Across the jetty lies the natural splendor of Venice Beach. For some serious shark’s tooth hunting, grab a bucket and go. Or head to the nearby seclusion of Caspersen Beach to dig up some prehistoric souvenirs!
Wherever you find yourself along the barrier islands, you’ll undoubtedly be able to enjoy the incredible hues of the Sarasota sunset. The dazzling shades of reds, yellows and blues fill the sky as the sun descends beyond the Gulf Coast. Occasionally, the optical phenomenon known as a “green flash” can be experienced from Sarasota’s beaches as the sun finally dips below the horizon.
Whatever your ideal vacation experience, the Florida Suncoast is certain to fulfill all your getaway wishes. From dolphin-watching in Anna Maria Island, to lazing in the “sugar-white” sands of Siesta Key, to collecting sharks’ teeth in Venice Beach, incredible memories are waiting for you on Sarasota’s beaches.
Mote Aquarium and Marine Laboratory
Take a closer look at our wondrous oceans by visiting Mote Aquarium – home to more than 100 marine species and to interactive exhibits featuring the lab’s world-class marine research of Mote Marine Laboratory. Located on Sarasota’s City Island just north of St. Armands Circle, Mote Aquarium offers plenty to “sea” for locals and visitors alike.
Discover manatees, sea turtles, a pantropical spotted dolphin, and many fascinating fish including large sharks and tarpon in Mote’s 135,000-gallon shark habitat. Watch sharks swim to special targets for their food – a behavior that helps Mote aquarists take good care of them – during narrated training sessions on Mondays, Wednesdays and Fridays.
See wondrous seahorses, cuttlefish that change color in a blink, and other fish and invertebrates that Mote raises and displays to raise public awareness about our oceans. At the exhibit “Sea Turtles: Ancient Survivors,” guests can meet real sea turtles, learn about the threats they face in the wild, and follow the oceangoing journeys of turtles tagged by Mote scientists.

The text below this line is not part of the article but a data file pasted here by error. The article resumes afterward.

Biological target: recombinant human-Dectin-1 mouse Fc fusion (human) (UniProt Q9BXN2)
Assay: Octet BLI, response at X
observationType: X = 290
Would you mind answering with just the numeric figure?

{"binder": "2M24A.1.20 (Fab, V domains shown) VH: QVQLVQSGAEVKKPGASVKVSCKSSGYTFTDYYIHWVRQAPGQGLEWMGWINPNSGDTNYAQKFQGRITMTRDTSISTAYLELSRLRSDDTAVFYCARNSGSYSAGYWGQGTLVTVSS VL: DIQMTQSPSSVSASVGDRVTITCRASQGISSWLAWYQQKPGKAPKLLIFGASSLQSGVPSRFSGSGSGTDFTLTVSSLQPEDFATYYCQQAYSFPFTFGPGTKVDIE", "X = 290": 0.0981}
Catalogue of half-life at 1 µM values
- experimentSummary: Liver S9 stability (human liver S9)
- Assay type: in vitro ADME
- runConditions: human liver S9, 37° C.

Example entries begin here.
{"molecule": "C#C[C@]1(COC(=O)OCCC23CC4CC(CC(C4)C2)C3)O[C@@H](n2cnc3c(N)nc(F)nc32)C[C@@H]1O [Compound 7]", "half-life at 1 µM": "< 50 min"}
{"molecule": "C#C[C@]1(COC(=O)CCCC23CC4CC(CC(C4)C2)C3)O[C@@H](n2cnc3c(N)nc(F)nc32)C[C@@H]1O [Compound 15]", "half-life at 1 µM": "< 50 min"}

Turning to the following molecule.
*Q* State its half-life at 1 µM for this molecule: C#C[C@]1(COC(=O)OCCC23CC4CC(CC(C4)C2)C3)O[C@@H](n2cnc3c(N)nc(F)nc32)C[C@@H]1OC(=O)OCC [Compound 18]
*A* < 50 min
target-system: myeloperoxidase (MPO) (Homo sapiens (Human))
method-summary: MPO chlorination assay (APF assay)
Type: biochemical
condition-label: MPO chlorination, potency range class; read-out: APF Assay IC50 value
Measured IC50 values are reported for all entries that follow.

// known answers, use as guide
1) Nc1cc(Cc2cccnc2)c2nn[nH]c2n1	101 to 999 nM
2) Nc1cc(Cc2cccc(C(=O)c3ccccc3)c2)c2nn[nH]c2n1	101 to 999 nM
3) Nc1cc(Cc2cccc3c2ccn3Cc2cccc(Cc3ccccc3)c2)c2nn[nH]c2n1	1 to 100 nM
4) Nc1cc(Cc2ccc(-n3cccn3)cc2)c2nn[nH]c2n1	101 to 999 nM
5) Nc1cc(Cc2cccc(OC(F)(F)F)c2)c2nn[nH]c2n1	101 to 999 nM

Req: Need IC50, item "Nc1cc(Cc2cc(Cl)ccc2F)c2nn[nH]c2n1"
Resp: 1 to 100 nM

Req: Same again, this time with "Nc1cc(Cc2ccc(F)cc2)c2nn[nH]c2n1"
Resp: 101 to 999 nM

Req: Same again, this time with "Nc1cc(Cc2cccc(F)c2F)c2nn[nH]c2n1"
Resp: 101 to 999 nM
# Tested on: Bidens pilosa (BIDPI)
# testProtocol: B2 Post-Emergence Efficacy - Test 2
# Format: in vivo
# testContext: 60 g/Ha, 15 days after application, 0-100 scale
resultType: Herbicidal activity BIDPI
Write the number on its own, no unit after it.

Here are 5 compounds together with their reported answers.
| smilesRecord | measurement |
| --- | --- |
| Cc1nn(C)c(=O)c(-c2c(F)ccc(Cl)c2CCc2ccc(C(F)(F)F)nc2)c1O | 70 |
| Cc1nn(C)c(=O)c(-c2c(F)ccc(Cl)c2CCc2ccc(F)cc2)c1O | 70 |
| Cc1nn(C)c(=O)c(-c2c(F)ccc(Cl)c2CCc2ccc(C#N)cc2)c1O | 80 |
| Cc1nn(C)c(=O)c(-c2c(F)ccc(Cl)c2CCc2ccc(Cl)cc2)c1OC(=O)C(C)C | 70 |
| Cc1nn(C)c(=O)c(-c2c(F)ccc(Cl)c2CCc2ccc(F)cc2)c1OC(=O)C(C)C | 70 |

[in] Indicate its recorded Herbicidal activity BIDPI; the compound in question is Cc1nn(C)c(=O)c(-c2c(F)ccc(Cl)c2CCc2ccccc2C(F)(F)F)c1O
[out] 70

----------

The Aquarium is a unique Informal Science Education Center that brings the research of Mote Marine Laboratory to life. Guests can peek into working labs and enjoy exhibits about real Mote science. In addition to visiting The Aquarium, people of all ages can sign up for education programs for an even closer look at marine research and ocean ecosystems.
The Aquarium is open from 10am-5pm 365 days per year. Behind-the-scenes tours and venue rentals are available. To learn more, call 941-388-4441, email [email protected], or visit www.mote.org.
Marie Selby Botanical Gardens
The Marie Selby Botanical Gardens invites you to explore the world’s most spectacular display of rare orchids and bromeliads in this tropical oasis on Sarasota Bay. Discover an open-air and under-glass museum of more than 20,000 colorful plants – including a living collection of more than 6,000 orchids– many collected in the wild by the gardens’ research and conservation scientists on more than 200 scientific expeditions to tropical rain forests.
Begin your tour in the Tropical Display House, where you’ll encounter the most concentrated display of tropical plants in the United States.
Then, wander along the gardens’ pathways that take you past the butterfly garden, bamboo garden, banyan grove and other delightful botanical surprises.
The Garden Shop and the unique Banyan Treasures Store are brimming with unique collectibles, unusual plants and gifts. The gardens hosts cafés in the historic Selby House and the mansion.
The historic mansion is host to ever-changing botanical art and photography exhibits.
Selby Gardens is located in downtown Sarasota. Call 941-366-5731 for more information or visit us at www.selby.org.
St. Armands Circle
In the early 1900s, the key was just a mangrove island too far from the small fishing village of Sarasota to attract much attention. Today, amidst lush tropical plantings, the fresh salt air and warming sun, St. Armands is an elegant circle of fine shops, from trinkets to treasures and gourmet cuisine from award-winning restaurants.
The Frenchman, Charles St. Amand (misspelled “St. Armand” on the deed), became the first resident of the key by purchasing the 132-acre tract for $21.71. Circus magnate John Ringling purchased St. Armands Key in 1917 with the vision of a circle lined with shops and a residential area. Canals were dredged, seawalls built, streets and sidewalks were laid, and in 1925, a wooden bridge to Sarasota was completed.